There’s essentially two ways you could look at micro-properties for shipping container farms – the micro-property could be the land on which the shipping container farm sits, or it could be the space inside of a shipping container that already exists on a small plot of land. Leptonic’s original intention was for the first scenario, but there is no reason why an existing shipping container couldn’t be listed as a micro property.
There a several companies that have started to offer shipping containers that a fully outfitted to be a vertical (or indoor) farm (see LettUsGrow, Farmbox, Freight Farms, Grow Pod Solutions, CropBox, or a broker like CULTIVATD) and can be placed anywhere with a power source – or even just with solar panels. A water source would also be beneficial, but is not entirely necessary.
These shipping container farms can be placed on a micro-property to bring farming (of herbs, fruits, vegetables or even growing mushrooms) to any community – think about the space required for traditional farming, and the lack of space in urban areas. Shipping container farms allow community gardens to be much more productive for the same land use as a few raised garden beds.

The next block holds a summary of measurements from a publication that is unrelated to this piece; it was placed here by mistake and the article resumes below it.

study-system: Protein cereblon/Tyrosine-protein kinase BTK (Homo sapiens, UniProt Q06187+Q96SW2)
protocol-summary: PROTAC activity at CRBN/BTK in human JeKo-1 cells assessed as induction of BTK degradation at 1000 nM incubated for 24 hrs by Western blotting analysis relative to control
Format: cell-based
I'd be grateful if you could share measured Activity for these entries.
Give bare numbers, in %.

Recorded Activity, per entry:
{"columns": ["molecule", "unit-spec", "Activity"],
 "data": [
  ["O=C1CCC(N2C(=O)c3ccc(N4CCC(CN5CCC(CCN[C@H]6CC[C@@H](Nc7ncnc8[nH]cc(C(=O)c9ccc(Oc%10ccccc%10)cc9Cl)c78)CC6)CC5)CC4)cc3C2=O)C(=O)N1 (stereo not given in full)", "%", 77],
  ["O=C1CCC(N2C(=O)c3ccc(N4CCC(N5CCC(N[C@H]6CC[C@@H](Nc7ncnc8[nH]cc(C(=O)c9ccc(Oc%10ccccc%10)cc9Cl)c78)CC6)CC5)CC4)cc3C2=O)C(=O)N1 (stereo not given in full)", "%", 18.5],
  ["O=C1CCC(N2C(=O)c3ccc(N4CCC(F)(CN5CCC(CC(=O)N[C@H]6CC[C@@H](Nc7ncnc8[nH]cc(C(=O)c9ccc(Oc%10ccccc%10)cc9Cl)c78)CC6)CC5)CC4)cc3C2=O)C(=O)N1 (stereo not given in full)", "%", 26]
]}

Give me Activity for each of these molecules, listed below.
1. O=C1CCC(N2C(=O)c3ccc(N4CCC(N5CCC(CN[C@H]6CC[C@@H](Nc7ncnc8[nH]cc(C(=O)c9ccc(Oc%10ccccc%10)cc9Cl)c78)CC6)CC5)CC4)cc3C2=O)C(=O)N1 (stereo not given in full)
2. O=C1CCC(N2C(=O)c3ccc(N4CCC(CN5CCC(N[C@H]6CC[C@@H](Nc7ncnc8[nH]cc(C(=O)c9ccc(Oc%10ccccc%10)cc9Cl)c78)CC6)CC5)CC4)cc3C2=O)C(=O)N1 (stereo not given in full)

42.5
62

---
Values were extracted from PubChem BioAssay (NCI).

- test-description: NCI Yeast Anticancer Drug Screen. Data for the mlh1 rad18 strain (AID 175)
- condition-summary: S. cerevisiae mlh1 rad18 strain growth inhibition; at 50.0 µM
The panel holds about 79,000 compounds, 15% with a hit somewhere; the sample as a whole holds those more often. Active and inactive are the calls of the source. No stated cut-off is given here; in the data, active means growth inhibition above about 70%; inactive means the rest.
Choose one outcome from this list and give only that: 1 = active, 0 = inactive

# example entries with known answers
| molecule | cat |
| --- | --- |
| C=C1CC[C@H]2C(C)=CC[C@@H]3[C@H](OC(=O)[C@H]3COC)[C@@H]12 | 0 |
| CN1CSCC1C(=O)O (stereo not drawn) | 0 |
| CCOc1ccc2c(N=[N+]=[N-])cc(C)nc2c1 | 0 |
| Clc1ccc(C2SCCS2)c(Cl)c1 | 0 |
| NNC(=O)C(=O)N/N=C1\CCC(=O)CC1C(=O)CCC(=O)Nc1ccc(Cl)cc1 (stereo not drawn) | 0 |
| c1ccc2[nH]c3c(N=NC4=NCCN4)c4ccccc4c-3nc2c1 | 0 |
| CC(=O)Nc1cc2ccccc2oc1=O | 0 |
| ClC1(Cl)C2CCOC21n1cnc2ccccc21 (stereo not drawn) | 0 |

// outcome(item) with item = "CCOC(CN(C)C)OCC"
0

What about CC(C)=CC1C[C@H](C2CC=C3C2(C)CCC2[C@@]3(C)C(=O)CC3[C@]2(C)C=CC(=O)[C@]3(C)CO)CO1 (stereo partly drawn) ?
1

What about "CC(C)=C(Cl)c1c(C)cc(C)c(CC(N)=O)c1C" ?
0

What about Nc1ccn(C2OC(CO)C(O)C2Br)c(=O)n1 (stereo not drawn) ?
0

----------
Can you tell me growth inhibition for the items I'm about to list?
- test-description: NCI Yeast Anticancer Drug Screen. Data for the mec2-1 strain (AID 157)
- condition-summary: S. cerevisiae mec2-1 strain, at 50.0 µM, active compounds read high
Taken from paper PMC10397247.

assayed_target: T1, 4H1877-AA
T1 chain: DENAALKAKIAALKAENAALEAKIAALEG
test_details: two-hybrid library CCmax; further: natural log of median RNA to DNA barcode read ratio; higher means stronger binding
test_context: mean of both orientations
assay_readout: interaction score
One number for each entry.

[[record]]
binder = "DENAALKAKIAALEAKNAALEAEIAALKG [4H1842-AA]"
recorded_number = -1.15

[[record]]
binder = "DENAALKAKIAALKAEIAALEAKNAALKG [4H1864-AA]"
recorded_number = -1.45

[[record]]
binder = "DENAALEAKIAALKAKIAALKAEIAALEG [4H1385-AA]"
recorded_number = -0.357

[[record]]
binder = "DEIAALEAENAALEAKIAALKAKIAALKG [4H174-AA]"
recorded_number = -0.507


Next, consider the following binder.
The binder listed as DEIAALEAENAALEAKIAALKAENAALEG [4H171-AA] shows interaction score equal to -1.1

Also, since the plants are protected from the weather, shipping container farms can consistently produce food year round, and there is no need for pesticides or animal/bird repellents.
If there is an unused shipping container on a property, then the vertical farming systems could be installed into the unused container. The main benefit of this approach is that it is much easier to move vertical farming equipment into a shipping container than it is to move the shipping container itself.
So, I’d suggest that if you have an used shipping container on a property and you are looking for a use that could benefit your community, then go ahead and list it as a micro-property! You’ll help out budding vertical farmers and I’m sure they’ll be happy to share some produce with you. It’s always good to know where your food comes from, and if what better place to have it come from than your own property.
If you’re interested in learning more about micro-properties for container farms or what exactly a shipping container farm is, or all of the “guts” that go inside the shipping container to actually grow produce you can check out these articles on shipping container farms and hydroponics.